On Thu, Jul 03, 2003 at 04:46:26AM -0700, William Lee Irwin III wrote:
> Actually it's not entirely for vma overhead. Compacting the virtual
> address space allows users to be "friendly" with respect to pagetable
> space or other kernel metadata space consumption whether on 32-bit or
> 64-bit. For instance, the "vast and extremely sparsely accessed"
> mapping on 64-bit machines can have its pagetable space mitigated by
> userspace using the remap_file_pages() API, where otherwise it would
> either OOM or incur pagetable reclamation overhead (where pagetable
> reclamation is not yet implemented).
apps should never try to use remap_file_pages like that in 64bit,
mangling the ptes, flushing tlb and entering kernel is an huge overhead
compared to the static pte ram cost that nobody can care about on 64bit
since as worse you can plug some more giga of ram. If you really have an
huge chunk that you've to release (and the problem isn't at all the pte,
the problem if something is the page pointed by the pte that you may
want to free if you know it'll never be useful again), munmap will work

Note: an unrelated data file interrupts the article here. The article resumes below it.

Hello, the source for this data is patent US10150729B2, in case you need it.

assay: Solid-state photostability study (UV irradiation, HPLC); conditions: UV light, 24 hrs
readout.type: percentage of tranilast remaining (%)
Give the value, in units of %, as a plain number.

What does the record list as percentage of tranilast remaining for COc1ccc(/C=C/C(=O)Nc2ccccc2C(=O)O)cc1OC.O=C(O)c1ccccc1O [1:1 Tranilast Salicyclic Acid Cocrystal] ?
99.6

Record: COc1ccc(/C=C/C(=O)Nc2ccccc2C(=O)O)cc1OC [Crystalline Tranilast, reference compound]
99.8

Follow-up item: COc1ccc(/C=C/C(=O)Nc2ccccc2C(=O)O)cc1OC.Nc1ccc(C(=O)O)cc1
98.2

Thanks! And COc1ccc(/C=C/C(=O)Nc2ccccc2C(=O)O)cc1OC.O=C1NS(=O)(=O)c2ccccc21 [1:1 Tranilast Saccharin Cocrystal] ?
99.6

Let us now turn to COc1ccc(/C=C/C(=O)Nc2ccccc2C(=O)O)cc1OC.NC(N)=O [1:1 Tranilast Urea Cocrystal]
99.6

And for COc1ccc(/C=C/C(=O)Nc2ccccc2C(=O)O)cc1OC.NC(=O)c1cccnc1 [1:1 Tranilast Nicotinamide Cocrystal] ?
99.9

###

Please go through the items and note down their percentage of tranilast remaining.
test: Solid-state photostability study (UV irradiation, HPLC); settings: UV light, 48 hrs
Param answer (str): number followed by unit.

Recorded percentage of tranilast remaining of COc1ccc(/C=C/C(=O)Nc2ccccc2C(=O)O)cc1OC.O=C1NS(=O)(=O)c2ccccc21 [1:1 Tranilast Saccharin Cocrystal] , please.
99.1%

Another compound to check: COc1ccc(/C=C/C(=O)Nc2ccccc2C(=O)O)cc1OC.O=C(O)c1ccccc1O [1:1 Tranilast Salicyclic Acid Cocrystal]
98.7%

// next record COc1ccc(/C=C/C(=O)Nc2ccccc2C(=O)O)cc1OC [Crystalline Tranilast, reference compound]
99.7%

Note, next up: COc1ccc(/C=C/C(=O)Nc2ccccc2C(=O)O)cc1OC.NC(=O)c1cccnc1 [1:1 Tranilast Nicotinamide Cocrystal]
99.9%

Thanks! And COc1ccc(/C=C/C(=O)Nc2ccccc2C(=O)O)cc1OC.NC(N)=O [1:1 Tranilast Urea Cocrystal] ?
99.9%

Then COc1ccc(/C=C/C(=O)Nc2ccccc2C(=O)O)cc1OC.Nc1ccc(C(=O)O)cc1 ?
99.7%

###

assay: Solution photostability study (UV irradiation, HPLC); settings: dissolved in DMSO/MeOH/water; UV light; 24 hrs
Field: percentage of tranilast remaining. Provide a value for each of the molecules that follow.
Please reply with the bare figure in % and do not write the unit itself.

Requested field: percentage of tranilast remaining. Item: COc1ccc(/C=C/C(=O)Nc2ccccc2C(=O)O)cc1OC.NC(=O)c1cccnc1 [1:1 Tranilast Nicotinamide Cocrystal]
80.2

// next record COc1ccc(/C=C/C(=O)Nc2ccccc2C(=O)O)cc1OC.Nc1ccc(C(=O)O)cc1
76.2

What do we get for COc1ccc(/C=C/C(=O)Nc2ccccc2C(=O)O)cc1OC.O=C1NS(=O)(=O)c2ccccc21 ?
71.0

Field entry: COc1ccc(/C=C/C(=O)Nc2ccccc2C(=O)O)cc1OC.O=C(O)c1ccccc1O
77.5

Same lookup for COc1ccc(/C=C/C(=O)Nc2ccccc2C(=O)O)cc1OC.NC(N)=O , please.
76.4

fine too and it won't be slower than remap_file_pages and if it's a
really huge chunk munmap will get rid of the ptes too.
btw, for the really huge mappings largepages are always required anyways
which means the pte cost is zero because there aren't ptes at all.
even if you don't use largepages as you should, the ram cost of the pte
is nothing on 64bit archs, all you care about is to use all the mhz and
tlb entries of the cpu.
remap_file_pages is useful only for VLM in 32bit and theoretically
emulators (but I didn't hear any emulator developer ask for this feature
yet, and I doubt it would make a significant performance difference
anyways since the only thing that saves is the vma cost for the emulator
since you want to leave rmap behind it)
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This archive was generated by hypermail 2b29 : Mon Jul 07 2003 - 22:00:19 EST